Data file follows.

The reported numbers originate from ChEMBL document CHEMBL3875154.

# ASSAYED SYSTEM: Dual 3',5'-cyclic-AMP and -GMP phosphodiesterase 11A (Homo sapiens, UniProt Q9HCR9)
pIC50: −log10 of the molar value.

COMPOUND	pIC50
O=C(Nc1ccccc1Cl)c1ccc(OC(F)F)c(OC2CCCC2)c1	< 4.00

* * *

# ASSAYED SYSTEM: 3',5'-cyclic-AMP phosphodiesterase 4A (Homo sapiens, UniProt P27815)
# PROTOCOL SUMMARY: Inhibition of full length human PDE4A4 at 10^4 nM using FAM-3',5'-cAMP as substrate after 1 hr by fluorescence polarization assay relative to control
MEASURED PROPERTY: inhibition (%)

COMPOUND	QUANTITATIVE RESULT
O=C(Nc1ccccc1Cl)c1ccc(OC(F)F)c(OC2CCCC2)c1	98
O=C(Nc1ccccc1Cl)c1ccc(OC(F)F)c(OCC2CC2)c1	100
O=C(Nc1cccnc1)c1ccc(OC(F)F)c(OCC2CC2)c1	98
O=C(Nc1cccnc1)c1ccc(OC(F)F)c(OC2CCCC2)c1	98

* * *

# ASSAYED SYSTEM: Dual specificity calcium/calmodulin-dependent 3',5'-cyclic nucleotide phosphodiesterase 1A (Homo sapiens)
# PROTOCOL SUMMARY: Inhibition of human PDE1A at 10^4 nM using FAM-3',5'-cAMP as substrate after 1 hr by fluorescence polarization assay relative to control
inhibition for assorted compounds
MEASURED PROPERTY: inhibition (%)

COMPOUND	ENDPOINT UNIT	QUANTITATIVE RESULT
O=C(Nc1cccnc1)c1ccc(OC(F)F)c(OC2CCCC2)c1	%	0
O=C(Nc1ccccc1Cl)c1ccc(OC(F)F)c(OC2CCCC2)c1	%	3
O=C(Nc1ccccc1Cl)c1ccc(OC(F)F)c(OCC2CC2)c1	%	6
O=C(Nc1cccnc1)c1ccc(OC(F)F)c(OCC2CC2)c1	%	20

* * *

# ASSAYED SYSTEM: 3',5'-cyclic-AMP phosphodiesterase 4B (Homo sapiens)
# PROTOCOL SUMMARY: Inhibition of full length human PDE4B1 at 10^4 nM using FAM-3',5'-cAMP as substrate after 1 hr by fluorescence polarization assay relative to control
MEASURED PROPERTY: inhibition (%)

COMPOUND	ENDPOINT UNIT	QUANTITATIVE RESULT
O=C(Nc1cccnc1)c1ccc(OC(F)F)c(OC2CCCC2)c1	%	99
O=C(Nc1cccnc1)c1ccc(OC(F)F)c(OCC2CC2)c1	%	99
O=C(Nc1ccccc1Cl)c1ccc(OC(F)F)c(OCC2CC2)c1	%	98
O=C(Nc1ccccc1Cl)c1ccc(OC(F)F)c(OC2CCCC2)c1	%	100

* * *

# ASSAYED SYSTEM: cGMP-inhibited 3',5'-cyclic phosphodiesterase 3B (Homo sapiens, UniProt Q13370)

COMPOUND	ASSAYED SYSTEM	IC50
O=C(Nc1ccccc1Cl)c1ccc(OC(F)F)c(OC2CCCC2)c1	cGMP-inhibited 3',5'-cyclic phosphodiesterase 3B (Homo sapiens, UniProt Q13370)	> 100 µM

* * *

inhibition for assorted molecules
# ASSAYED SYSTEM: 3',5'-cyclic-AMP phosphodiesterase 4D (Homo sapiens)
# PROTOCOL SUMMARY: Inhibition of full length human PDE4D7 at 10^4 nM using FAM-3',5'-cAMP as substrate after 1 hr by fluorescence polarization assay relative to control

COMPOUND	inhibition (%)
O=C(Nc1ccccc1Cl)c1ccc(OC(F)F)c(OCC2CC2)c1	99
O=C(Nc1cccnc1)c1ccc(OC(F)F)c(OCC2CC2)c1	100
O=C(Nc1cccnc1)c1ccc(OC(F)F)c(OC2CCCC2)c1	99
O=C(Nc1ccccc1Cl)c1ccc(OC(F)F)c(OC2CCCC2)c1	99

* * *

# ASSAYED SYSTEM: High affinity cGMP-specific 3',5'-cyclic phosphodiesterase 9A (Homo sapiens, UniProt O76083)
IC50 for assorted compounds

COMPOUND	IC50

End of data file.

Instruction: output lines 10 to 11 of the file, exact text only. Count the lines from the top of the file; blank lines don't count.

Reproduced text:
COMPOUND	QUANTITATIVE RESULT
O=C(Nc1ccccc1Cl)c1ccc(OC(F)F)c(OC2CCCC2)c1	98